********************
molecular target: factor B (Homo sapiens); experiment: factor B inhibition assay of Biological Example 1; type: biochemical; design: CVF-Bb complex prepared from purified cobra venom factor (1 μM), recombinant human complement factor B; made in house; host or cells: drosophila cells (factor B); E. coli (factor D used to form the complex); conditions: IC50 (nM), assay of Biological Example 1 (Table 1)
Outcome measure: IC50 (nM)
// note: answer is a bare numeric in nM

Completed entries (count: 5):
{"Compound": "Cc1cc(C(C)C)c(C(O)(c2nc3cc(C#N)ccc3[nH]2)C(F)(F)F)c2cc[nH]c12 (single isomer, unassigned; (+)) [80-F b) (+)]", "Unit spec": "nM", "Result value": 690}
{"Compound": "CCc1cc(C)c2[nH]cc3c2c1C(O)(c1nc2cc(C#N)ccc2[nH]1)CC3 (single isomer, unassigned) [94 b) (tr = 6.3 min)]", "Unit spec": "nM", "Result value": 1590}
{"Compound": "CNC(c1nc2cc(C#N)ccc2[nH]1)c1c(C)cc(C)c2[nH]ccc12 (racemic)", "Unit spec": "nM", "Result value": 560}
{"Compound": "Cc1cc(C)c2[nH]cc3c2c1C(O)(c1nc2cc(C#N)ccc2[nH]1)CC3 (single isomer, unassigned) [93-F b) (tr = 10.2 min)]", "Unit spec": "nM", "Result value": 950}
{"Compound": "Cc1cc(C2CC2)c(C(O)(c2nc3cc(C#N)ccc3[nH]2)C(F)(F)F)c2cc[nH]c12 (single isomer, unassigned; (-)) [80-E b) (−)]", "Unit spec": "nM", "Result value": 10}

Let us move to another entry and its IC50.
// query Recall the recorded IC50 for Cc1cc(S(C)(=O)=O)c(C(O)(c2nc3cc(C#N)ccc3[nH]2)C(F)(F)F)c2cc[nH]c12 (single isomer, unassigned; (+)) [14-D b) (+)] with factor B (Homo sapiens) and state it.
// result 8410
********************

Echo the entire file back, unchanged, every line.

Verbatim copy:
molecular target: factor B (Homo sapiens); experiment: factor B inhibition assay of Biological Example 1; type: biochemical; design: CVF-Bb complex prepared from purified cobra venom factor (1 μM), recombinant human complement factor B; made in house; host or cells: drosophila cells (factor B); E. coli (factor D used to form the complex); conditions: IC50 (nM), assay of Biological Example 1 (Table 1)
Outcome measure: IC50 (nM)
// note: answer is a bare numeric in nM

Completed entries (count: 5):
{"Compound": "Cc1cc(C(C)C)c(C(O)(c2nc3cc(C#N)ccc3[nH]2)C(F)(F)F)c2cc[nH]c12 (single isomer, unassigned; (+)) [80-F b) (+)]", "Unit spec": "nM", "Result value": 690}
{"Compound": "CCc1cc(C)c2[nH]cc3c2c1C(O)(c1nc2cc(C#N)ccc2[nH]1)CC3 (single isomer, unassigned) [94 b) (tr = 6.3 min)]", "Unit spec": "nM", "Result value": 1590}
{"Compound": "CNC(c1nc2cc(C#N)ccc2[nH]1)c1c(C)cc(C)c2[nH]ccc12 (racemic)", "Unit spec": "nM", "Result value": 560}
{"Compound": "Cc1cc(C)c2[nH]cc3c2c1C(O)(c1nc2cc(C#N)ccc2[nH]1)CC3 (single isomer, unassigned) [93-F b) (tr = 10.2 min)]", "Unit spec": "nM", "Result value": 950}
{"Compound": "Cc1cc(C2CC2)c(C(O)(c2nc3cc(C#N)ccc3[nH]2)C(F)(F)F)c2cc[nH]c12 (single isomer, unassigned; (-)) [80-E b) (−)]", "Unit spec": "nM", "Result value": 10}

Let us move to another entry and its IC50.
// query Recall the recorded IC50 for Cc1cc(S(C)(=O)=O)c(C(O)(c2nc3cc(C#N)ccc3[nH]2)C(F)(F)F)c2cc[nH]c12 (single isomer, unassigned; (+)) [14-D b) (+)] with factor B (Homo sapiens) and state it.
// result 8410